Physics: A Finite and Discrete Approach to Natural Philosophy,
World Scientific 2001.
Does God Play Dice?,
Richard Shoup, with comment by H. Pierre Noyes, May 2005
Abstract: Chance and randomness play an important part in science and in daily life.
Randomness is used significantly in encryption and security, communications systems,
simulation algorithms, and many other applications in science and technology.
In everyday life, from the weather to lottery drawings, we are all subject to the
unpredictabilities of Nature. Or are we? For over 80 years, there has been at the
core of quantum physics an assumption of unequivocal and fundamental randomness.
But is it really so? Recent evidence suggests that random number generators around
the world have produced striking deviations from chance during certain human events.
We will present this evidence along with its implications for science and society, and
briefly introduce a new foundational approach to quantum physics ("Link Theory") that
could explain these phenomena -- and much more. The presentation will include remarks by
our collaborator H. Pierre Noyes, former head of Theoretical Physics and Professor Emeritus
at the Stanford Linear Accelerator Center.
Does God Play Dice? Part II,
Richard Shoup, May 2006
Abstract: In this follow-on talk, we will describe in more detail our speculative theory that enables a new way of looking at randomness, quantum measurement, and other aspects of modern physics, including the possibility of backward causality. We will also discuss our latest experiments in the area of randomness and quantum phenomena, and speculate about implications of this work for science and for society as a whole.
Anomalies & Constraints,
Richard Shoup, 2001
"Anomalies & Constraints-Can clairvoyance, precognition and psychokinesis
be accommodated within known physics?
", Journal of Scientific Exploration, Vol. 16, No. 1, Spring 2002, pp. 3-18.
About physics as relations, causality (influence) flowing both forward and
backward in time, and how this might explain certain (well-confirmed, but
poorly understood) physical phenomena often called "psi".
Also discusses the important connection to EPR phenomena in quantum physics.
Presented at the Society for
Scientific Exploration conference, San Diego, June 2001.
Among the most difficult yet tantalizing anomalies
confronting science today are those usually called "psychic"
or "psi" phenomena. Laboratory evidence strongly suggests
that these well-confirmed but enigmatic phenomena are due to real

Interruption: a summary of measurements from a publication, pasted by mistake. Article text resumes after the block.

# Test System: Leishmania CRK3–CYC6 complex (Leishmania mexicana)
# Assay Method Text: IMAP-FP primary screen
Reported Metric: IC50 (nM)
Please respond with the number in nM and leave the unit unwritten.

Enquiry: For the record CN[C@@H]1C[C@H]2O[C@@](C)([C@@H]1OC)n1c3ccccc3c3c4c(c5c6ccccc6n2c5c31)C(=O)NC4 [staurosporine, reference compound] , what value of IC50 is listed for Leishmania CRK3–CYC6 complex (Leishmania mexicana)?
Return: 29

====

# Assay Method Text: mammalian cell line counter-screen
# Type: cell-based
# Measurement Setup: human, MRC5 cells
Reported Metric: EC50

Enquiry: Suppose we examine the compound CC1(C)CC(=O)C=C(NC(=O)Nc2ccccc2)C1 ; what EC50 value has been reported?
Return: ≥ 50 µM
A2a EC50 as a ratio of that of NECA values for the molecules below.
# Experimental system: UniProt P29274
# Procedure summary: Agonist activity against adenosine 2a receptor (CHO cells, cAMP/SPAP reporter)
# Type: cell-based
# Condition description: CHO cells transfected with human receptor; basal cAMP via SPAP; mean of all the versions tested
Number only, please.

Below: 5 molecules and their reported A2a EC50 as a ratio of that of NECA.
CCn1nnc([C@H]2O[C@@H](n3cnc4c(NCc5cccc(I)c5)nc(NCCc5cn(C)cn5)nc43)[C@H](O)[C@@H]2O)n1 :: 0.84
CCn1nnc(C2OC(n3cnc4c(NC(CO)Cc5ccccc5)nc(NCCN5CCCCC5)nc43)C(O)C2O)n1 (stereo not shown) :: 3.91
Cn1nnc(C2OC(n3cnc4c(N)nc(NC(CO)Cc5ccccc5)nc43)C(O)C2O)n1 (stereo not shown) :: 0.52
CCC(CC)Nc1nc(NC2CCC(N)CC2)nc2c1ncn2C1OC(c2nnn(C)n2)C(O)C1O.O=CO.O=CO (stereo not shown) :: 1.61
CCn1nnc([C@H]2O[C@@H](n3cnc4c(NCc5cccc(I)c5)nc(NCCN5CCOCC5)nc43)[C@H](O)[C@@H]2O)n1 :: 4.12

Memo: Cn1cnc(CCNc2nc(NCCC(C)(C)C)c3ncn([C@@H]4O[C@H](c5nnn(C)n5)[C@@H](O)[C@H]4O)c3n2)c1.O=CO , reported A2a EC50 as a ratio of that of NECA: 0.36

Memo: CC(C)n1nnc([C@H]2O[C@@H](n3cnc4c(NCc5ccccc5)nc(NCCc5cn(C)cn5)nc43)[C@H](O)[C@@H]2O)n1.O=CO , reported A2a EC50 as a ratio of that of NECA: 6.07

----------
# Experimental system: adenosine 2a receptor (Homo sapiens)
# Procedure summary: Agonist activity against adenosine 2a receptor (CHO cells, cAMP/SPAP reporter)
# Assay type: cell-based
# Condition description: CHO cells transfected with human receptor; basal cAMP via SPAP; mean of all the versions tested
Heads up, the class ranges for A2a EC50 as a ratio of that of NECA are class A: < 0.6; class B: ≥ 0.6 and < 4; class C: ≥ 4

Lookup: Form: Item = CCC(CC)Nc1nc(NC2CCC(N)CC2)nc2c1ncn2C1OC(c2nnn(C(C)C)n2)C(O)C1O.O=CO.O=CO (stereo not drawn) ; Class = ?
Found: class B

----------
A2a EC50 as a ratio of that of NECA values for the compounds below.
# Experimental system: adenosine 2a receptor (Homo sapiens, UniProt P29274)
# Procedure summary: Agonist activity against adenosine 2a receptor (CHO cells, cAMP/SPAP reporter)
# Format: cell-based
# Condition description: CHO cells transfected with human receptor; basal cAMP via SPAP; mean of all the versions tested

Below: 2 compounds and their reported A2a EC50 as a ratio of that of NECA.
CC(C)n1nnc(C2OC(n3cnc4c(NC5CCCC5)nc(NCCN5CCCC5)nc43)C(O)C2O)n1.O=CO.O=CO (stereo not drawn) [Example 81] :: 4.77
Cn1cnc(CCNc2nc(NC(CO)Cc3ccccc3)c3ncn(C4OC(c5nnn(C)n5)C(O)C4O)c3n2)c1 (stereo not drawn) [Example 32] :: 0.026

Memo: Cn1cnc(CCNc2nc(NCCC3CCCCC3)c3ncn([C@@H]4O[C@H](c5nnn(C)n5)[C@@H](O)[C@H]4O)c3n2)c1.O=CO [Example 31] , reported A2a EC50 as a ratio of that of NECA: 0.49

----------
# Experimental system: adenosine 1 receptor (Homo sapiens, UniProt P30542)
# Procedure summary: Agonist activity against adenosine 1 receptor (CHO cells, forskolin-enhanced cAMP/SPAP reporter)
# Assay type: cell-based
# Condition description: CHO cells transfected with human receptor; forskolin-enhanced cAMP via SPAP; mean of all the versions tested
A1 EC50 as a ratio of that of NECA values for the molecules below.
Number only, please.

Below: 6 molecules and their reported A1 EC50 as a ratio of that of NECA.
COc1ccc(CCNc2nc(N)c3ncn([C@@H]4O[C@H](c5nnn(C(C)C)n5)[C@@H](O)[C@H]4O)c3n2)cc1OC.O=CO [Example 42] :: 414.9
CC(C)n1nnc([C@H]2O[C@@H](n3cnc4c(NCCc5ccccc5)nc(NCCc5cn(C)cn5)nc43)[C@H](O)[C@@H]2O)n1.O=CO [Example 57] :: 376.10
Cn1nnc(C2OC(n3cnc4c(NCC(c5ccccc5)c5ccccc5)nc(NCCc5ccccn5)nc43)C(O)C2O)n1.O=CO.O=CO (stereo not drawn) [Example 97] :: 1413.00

physical effects which are as yet poorly understood.
This paper presents a simple theory of relational
contraints (Link Physics) that predicts exactly the type of psi
phenomena which are often observed in controlled laboratory experiments
-- without requiring any new forces, fields, particles, or any other
major insult to established physical law within its proper domain.
To illustrate the theory, a simple hypothetical psi experiment is
described to explore the full implications of random processes interacting
in an environment where constraints may be present on both the past
and the future. This theory is testable, can help to clarify some
of the stranger aspects of quantum physics, gives new insight into
the nature of randomness and causality, and carries significant
implications for future science and for society as a whole.
of Psi, Thomas Etter, 1997
1997 ANPA West paper about causality,
the relativization of AND, etc, with a new postscript (2002) by the
author. See also the related article by Jack Kotik, My
Kingdom for a Theory, which first appeared in the Bardian, Bard
College alumni magazine, Spring 2002.
Survey of Mathematical Theory of Paracausality, Thomas Etter,
Early mathematics of Link Theory, including
psi-like effects from future boundary conditions, condensation of
diffuse backward influences, experimenter effects, etc. Establishes
definitively Tom's claim to development
of the deep connection between the core laws of quantum mechanics
and simple mathematical structures.
(Appendix to a 1977 grant proposal, included here as page images for
the historical record.)
The Occurrence of Some Familiar Processes Reversed in Time, Thomas
Tom's earliest writing about double
boundary conditions, a mathematical approach to quantum physics, etc.